II. Pathophysiology

  1. Apophysitis secondary to traction injury at the inferior pole of the Patella
  2. Contrast with Osgood Schlatter which is aphophysitis at the tibial tubercle

III. Epidemiology

  1. Ages 10 to 13 years old

IV. Symptoms

  1. Anterior Knee Pain
  2. Worse with jumping or direct pressure on the inferior Patellar pole

V. Signs

  1. Point tenderness at the Patella inferior pole (at junction of Patellar tendon)
  2. Focal swelling may be present

VI. Imaging

  1. Knee XRay
    1. Rule-out Fracture, tumor, Patellar sleeve avulsion or ostemyelitis
    2. May demonstrate partial Patellar avulsion with overlying swelling
    3. Abnormal calcification at Ossification Center (at inferior Patellar pole)
  2. Bedside Ultrasound
    1. Fragmentation of the inferior Patella (compared with opposite side)

VII. Differential Diagnosis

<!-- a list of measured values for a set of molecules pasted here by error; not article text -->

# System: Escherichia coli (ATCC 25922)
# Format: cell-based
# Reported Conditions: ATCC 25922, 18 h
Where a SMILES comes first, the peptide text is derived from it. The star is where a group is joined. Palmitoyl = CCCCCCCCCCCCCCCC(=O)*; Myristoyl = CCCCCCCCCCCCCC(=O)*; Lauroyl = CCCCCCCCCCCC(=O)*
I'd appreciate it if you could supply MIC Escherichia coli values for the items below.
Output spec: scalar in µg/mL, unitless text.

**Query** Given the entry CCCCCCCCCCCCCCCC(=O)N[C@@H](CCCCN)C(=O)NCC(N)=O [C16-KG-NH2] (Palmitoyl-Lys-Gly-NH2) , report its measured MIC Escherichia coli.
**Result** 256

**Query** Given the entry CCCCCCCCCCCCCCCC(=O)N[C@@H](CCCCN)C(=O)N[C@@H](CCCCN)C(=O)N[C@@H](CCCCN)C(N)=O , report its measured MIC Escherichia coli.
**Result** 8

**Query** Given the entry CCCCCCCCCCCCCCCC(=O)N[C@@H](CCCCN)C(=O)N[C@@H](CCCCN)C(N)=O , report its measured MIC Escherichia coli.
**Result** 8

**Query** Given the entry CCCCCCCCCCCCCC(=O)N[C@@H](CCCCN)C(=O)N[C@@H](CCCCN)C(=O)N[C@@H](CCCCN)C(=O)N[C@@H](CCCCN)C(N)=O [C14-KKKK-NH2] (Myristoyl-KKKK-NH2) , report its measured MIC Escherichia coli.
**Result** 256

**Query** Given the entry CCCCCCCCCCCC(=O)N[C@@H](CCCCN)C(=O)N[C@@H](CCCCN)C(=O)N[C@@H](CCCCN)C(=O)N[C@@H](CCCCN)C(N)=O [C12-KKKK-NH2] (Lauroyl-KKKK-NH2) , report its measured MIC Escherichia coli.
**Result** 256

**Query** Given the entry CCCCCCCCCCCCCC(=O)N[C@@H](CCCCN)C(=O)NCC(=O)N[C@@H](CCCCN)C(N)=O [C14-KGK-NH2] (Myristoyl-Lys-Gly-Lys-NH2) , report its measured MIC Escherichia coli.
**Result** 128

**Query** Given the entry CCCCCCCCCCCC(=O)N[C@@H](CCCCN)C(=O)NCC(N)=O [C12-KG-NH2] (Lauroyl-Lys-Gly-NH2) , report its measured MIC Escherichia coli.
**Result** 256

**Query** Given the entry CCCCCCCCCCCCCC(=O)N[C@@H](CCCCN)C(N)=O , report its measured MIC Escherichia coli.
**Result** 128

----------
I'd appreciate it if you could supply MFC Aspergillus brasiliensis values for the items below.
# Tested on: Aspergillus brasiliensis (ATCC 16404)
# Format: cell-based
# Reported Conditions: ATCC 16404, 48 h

1. Osgood-Schlatter (affects tibial tubercle)

VIII. Management

  1. Relative rest with activity modification
  2. Analgesics (NSAIDs, Acetaminophen)
  3. Ice Therapy
  4. Physical therapy
    1. Flexibility Exercises with hamstring, quadriceps, and heel cord stretches
  5. Patellar counterforce strap
  6. Refractory Cases
    1. Immobilization is rarely needed and only recommended in severe cases
    2. Orthopedic referral if persistent symptoms despite a mature skeleton

IX. Course

  1. Self-limited with resolution within 12-24 months and by skeletal maturity (when apophysis fuses)

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